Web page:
Does software waste energy?
(this page is part of the Family Guide to Digital Freedom, 2007 edition. Please do read that introduction to know more about the Guide, especially if you mean to comment this page. Thanks)
(continues from Does Software Pollute?)
Does software waste energy?
Of course! Actually, this is the second big way in which software pollutes: not only when a computer is manufactured or thrown away, but also during normal usage. Electricity (that is, money) which enters a computer becomes heat. Which we usually pump away with other electricity (that is, money) to run air conditioners and fans.
The consequences are so serious that in September 2006 Google, the main Internet search engine, publicly called for a more efficient design for computer power supplies. The reason? The fact that, adopting such supplies in 100 million desktop PC’s running eight hours a day, it will be possible “to save 40 billion kilowatt hours over three years, or more than 5 USD billion at California’s energy rates”.
Even in a single household, the energy and money flying out the windows due to careless choice and usage of computers and software programs can amount to hundreds of dollars each year. Some years ago this problem was mainly with processors and traditional monitors, now it also comes from video cards.
Some tests performed in July 2005 by a computer specialized website show that a medium range desktop computer could cost 158 USD per year of electricity by just being left turned on non stop. Working or playing with such a computer every now and then could raise that cost to 230 USD per year! Note that these numbers do not include the cost of cooling the room where the computer is generating heat and the fact that computer fans, the most expensive ones excepted, are also pretty noisy.
It is true that now, at least in the specialized press, there is much more attention than five years ago to “performance per watt” that is to how much real work one gets done for each dollar spent on electricity. In spite of this, many people and businesses still continue (or are forced) to pollute by using much more electric power than they actually need for computing.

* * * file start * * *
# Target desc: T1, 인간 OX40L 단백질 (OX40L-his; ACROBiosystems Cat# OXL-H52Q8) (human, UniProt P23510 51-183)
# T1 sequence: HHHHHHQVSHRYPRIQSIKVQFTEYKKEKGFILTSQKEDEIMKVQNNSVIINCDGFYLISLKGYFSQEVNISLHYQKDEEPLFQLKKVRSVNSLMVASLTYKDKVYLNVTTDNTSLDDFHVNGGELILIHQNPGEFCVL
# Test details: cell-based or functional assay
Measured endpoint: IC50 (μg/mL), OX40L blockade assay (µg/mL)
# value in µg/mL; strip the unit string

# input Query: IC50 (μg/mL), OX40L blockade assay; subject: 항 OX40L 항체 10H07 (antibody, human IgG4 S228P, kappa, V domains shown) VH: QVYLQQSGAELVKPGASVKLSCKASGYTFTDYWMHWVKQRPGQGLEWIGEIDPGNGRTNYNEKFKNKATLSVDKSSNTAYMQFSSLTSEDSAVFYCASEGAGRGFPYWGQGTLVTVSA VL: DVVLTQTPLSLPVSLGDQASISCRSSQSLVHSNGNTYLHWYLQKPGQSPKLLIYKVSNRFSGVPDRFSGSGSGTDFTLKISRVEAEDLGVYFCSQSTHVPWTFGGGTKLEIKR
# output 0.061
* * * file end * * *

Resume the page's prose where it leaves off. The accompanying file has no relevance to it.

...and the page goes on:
How to fight this waste
Turn it off
Simple things first. If computers are really so much better than ten years ago, how come they take almost the same (long) time to fire up? No wonder, then, that many people leave their computer on all the time. However, keeping a computer powered on when you don’t really need it “just because”, is as smart as parking your car in the driveway and leaving it on the whole night since it doesn’t bother you or your neighbors. It’s stupid, even if it looks very cool on a website or computer forum, to boast that you are so good at choosing and configuring software that you can keep it running for weeks, even if it is actually used only a few hours each day.
In 2005 an analysis performed by the staff of Britain’s Pc Pro magazine revealed that a 50-person organization could shave 5,000 pounds off its annual electricity bill by switching computers off before leaving the office. Of course, “if it’s unused, turn it off” applies to everything electric, not just computers. Still in Britain, the Environment Minister himself pointed out in the same year that “Britons waste the equivalent of around two power stations’ worth of electricity each year” by leaving TV sets and other gadgets on standby.
Apart from energy saving, nothing is safer for your files than a switched off computer. If you do have to keep it on and connected to the Internet 24⁄7, OK, no problem. Just pay the price, that is learn and practice the basics of computer security or pay somebody to do it for you. In all other cases, turn it off as soon as you don’t need it running, or at least turn off the modem. Staying on and online is a very stupid and irresponsible thing to do if you have no actual need to do it. Switching off, or at least disconnecting any unused computer from the Internet means that, besides your own data, you will be protecting all the other Internet users. The reason is that you will greatly reduce, if not eliminate, attacks on them from your computer, in case it is compromised some day.
You may also:
- Follow my courses on Free Software, Digital Rights and more
- Read my free ebooks and other publications
- Support this and my other works
- Calicut: How and Why Open Hardware and Open Source can and should be used in non-western countries
- La Comunificadora is back with some new, challenging projects
- About Marco
- The Matrix will start in in 2025
- Thanks Zendaya for doing the right thing on the Web
- Geopolitical take-away of the week, from UK, Italy and China
- Two surely unrelated primacies the USA can be proud of
- Four ways to take DNS services in your hand and WHY do it
- DNS glossary and tricks
- Save forests, not tigers or wolves
- What if that shooting guy had been a Thru...